6. Despite the Market, Slaves still Rebelled
New York is home to two of the most gruesome slave rebellions in American history. The first occurred on April 6, 1712, when twenty-four African slaves gathered by the East River and started setting fires. They drove their slaveowners out of their homes and into a trap where they ambushed them. Although their initial plan did work, the magic powder they used to make themselves invisible did not. The next day they were captured in the nearby woods. Six of the Africans killed themselves immediately. Seventy black men were arrested, thirty-seven were indicted, twenty-three were convicted, and of the convicted, nineteen were executed. None received legal counsel.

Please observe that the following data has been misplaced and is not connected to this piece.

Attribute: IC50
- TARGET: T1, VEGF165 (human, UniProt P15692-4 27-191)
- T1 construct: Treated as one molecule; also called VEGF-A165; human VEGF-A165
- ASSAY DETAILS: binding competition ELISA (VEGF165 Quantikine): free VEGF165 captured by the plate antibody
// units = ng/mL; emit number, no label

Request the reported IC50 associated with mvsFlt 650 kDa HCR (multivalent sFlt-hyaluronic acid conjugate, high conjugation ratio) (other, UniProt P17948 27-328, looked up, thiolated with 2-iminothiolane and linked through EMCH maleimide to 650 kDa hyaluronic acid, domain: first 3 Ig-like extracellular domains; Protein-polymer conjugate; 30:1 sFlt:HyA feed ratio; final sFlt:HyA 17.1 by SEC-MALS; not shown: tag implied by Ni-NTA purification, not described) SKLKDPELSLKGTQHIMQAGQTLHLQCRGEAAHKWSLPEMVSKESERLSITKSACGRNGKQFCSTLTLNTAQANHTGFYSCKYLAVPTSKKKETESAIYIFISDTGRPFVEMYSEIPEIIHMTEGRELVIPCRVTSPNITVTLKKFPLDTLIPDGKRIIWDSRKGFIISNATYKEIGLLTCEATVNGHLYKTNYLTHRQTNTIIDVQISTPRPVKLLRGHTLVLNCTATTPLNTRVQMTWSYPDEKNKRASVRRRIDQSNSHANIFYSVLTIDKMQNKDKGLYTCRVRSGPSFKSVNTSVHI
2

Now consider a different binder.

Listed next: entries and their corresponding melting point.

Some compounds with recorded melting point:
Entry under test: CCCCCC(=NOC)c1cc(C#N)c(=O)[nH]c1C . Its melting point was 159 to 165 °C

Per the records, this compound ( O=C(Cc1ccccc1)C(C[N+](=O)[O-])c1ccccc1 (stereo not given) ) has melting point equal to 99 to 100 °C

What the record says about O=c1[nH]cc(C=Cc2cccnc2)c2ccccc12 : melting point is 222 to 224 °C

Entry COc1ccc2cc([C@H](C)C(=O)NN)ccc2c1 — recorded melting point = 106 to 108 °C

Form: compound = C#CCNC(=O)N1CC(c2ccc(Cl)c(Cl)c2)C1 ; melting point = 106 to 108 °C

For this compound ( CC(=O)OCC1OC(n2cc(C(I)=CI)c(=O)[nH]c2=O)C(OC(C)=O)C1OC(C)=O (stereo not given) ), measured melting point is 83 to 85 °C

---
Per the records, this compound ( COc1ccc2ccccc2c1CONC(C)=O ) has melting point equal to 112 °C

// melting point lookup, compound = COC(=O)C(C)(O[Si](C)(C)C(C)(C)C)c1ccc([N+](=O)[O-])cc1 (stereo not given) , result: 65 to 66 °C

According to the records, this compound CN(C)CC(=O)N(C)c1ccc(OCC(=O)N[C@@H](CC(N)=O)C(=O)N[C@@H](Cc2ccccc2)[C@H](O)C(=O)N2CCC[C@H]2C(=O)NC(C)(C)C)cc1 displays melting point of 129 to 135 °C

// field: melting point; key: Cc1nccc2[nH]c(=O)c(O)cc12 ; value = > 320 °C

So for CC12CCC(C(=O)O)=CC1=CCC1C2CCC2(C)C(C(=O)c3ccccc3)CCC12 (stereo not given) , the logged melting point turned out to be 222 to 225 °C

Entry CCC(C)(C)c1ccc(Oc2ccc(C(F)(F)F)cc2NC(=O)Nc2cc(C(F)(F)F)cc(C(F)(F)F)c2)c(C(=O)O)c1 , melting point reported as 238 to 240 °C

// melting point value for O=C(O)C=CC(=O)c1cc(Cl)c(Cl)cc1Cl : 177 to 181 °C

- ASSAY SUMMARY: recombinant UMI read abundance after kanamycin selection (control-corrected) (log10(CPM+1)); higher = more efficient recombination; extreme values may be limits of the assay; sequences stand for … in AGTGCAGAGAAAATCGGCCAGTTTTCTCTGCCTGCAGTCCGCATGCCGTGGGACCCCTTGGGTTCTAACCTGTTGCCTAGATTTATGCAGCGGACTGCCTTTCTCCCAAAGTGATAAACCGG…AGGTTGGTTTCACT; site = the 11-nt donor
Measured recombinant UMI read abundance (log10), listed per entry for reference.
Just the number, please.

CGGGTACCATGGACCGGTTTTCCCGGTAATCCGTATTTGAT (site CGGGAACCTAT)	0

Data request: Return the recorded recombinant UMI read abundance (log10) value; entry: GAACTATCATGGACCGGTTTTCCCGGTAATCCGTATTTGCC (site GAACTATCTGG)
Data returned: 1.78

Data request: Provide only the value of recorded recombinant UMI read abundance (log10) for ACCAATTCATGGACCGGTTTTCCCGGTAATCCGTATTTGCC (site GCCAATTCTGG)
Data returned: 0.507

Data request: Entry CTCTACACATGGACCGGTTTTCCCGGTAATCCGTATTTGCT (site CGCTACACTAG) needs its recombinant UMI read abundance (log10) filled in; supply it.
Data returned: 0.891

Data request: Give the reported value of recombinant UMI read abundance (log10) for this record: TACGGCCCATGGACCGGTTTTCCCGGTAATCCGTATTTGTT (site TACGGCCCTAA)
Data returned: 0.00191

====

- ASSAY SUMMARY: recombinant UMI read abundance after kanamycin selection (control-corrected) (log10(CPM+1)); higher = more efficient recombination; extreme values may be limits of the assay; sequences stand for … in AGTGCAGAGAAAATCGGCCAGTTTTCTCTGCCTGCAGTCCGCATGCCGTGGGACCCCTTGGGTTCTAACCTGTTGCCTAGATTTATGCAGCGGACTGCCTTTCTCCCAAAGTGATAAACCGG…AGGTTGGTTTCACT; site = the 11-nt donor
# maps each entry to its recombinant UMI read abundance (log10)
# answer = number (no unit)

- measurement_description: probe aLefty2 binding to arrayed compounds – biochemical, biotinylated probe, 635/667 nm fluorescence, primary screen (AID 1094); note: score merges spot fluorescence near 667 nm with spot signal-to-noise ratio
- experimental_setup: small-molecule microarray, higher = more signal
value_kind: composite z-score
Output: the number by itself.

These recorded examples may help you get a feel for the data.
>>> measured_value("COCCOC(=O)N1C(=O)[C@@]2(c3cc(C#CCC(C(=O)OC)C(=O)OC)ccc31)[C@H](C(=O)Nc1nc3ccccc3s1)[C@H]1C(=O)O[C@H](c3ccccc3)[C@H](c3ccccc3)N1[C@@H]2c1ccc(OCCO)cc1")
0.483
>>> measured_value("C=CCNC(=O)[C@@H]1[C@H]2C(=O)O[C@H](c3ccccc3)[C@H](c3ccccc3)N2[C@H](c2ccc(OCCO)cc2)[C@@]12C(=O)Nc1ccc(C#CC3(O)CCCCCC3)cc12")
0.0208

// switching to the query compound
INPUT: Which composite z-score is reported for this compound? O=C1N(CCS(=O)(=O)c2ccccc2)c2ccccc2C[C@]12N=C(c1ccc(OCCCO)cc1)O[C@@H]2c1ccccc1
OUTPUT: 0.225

Similarly, in April 1741, ten fires were set across Manhattan. The city erupted into hysteria and cried slave conspiracy. This time, the city rounded up two hundred slaves and accused them of conspiring. Under duress, eighty slaves confessed. Thirteen were burned at the stake, setting a horrific example of punishment. Seventeen were hanged and seventy more were shipped to the Caribbean where slaves conditions were so severe, the punishment was considered a death sentence.